Kavis talked about his prediction for the cloud, “You have to be crazy to do machine learning and AI yourself when you can just access APIs on the cloud. I think those types of servers are going to drive more or all the public cloud movements from large enterprises because people are going to be focusing on plumbing with hybrid. A lot of times it’s hybrid for the sake of hybrid, not because this is a business reach. It’s because people don’t want to let go of control.”
Lyman’s prediction centered around the growing appreciation and understanding for secure code, “I think the DevOps security trend is going to really take off next year, driven by high profile incidents, breaches, and vulnerabilities. We did survey work and most organizations are keenly aware that they need to include security tooling in their CI/CD release process. The survey showed that about half of a large enterprise CI/CD workflows include any security tooling at all. So, it’s a little bit of a glass half full, half empty depending on how you want to look at it.”
2019 will be operations’ year for the spotlight, says Groll, “If you look at DevOps from its early days, it was kind of like press the button or the button presses itself, you deploy and you start again, and there are a whole bunch of people like me standing on the mountain going, ‘Now what? That’s great we deployed. How do we operate this?’’”
In 2019 I will…
Kavis emphasized the importance of people and process going forward, “We need to push the message to focus on value instead of technology. We also need to push the message that you need to invest in organizational change management, human capital type activity, because the technology can only take you so far. I think we need to get out of our tech beanie hats and start thinking about the hard stuff, the people and process.”
Inspiration is a key term for the DevOps community to focus on from Groll’s perspective, “How do we start to create the human aspect of, ‘how do we do this?’ Because that’s hard. We can buy tools, we can implement tools, we can learn new technology. Transforming people, that’s really, hard because they have opinions. In today’s talent market, they’re so busy jumping jobs that you transform one and they go take it to somebody else.”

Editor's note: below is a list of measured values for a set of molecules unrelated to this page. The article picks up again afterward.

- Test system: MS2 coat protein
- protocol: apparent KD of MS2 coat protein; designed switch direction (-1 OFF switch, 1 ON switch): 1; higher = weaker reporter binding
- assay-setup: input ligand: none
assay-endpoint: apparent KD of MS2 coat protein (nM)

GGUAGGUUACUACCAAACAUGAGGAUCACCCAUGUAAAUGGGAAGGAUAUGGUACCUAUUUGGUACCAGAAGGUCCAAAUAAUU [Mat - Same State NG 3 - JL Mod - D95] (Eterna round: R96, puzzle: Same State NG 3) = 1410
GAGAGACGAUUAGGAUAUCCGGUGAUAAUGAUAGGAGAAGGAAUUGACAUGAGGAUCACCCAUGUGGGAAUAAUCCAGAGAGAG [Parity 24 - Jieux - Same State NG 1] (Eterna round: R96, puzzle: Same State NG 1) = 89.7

The security people need to be in the same room as the DevOps and data analytics people, says Lyman. “When we look at half of CI/CD workflows in the enterprise not having any security tooling at all, there’s room for improvement. Hopefully, we’ll start seeing people that are working in these different domains that include security and data analytics and database administrator. And our research indicates that that is happening, but I think the speed at which it happens will depend largely on how many high-profile security incidents we have and those types things as any time that happens, that drives that security thinking.”
Betz also emphasized the importance of security “I’m extremely concerned that we’re going to see a very high-profile compromise of a digital pipeline involving GitHub and tooling of various vendors we all know and love. I think about a fundamentally compromised CDRA pipeline when it’s been scaled out across an enterprise, it’s an extremely scary thought. And we’ve got a position that it may not happen, and I’ll be glad if it doesn’t, but we’re on the record with the prediction that this will happen to somebody and it won’t be pretty.”
Wallgren added to the security resolution, “We’re not taking all the steps we need in order to prevent it or even to detect. You must tell the story of how it happened, what the problems were because that’s a teaching moment and you don’t get those very often at that scale. I just hope that that happens more and more.”
Watch the full episode: